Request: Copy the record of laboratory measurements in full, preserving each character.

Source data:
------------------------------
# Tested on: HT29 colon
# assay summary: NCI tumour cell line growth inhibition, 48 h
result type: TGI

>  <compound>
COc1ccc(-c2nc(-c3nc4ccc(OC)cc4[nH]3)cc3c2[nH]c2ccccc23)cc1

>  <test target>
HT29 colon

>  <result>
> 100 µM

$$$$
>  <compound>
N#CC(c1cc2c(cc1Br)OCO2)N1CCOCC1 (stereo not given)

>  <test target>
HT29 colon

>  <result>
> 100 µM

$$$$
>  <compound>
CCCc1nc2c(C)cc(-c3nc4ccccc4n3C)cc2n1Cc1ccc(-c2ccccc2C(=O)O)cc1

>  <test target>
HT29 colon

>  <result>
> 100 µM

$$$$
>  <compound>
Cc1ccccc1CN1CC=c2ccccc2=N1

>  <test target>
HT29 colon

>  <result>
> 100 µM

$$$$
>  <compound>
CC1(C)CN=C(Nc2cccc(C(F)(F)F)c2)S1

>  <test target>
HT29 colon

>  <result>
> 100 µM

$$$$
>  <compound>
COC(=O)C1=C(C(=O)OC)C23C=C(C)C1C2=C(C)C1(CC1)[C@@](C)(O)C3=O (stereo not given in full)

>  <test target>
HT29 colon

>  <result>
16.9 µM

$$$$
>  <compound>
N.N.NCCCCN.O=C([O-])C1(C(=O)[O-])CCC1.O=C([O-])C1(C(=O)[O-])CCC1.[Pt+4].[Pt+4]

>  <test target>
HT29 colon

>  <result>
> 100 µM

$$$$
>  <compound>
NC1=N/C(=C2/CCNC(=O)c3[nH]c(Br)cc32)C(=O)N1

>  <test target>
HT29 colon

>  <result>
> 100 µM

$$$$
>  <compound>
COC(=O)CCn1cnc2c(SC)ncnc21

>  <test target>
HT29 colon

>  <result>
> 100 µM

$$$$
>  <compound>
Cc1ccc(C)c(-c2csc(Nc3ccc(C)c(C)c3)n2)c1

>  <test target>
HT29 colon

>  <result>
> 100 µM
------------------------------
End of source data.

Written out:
# Tested on: HT29 colon
# assay summary: NCI tumour cell line growth inhibition, 48 h
result type: TGI

>  <compound>
COc1ccc(-c2nc(-c3nc4ccc(OC)cc4[nH]3)cc3c2[nH]c2ccccc23)cc1

>  <test target>
HT29 colon

>  <result>
> 100 µM

$$$$
>  <compound>
N#CC(c1cc2c(cc1Br)OCO2)N1CCOCC1 (stereo not given)

>  <test target>
HT29 colon

>  <result>
> 100 µM

$$$$
>  <compound>
CCCc1nc2c(C)cc(-c3nc4ccccc4n3C)cc2n1Cc1ccc(-c2ccccc2C(=O)O)cc1

>  <test target>
HT29 colon

>  <result>
> 100 µM

$$$$
>  <compound>
Cc1ccccc1CN1CC=c2ccccc2=N1

>  <test target>
HT29 colon

>  <result>
> 100 µM

$$$$
>  <compound>
CC1(C)CN=C(Nc2cccc(C(F)(F)F)c2)S1

>  <test target>
HT29 colon

>  <result>
> 100 µM

$$$$
>  <compound>
COC(=O)C1=C(C(=O)OC)C23C=C(C)C1C2=C(C)C1(CC1)[C@@](C)(O)C3=O (stereo not given in full)

>  <test target>
HT29 colon

>  <result>
16.9 µM

$$$$
>  <compound>
N.N.NCCCCN.O=C([O-])C1(C(=O)[O-])CCC1.O=C([O-])C1(C(=O)[O-])CCC1.[Pt+4].[Pt+4]

>  <test target>
HT29 colon

>  <result>
> 100 µM

$$$$
>  <compound>
NC1=N/C(=C2/CCNC(=O)c3[nH]c(Br)cc32)C(=O)N1

>  <test target>
HT29 colon

>  <result>
> 100 µM

$$$$
>  <compound>
COC(=O)CCn1cnc2c(SC)ncnc21

>  <test target>
HT29 colon

>  <result>
> 100 µM

$$$$
>  <compound>
Cc1ccc(C)c(-c2csc(Nc3ccc(C)c(C)c3)n2)c1

>  <test target>
HT29 colon

>  <result>
> 100 µM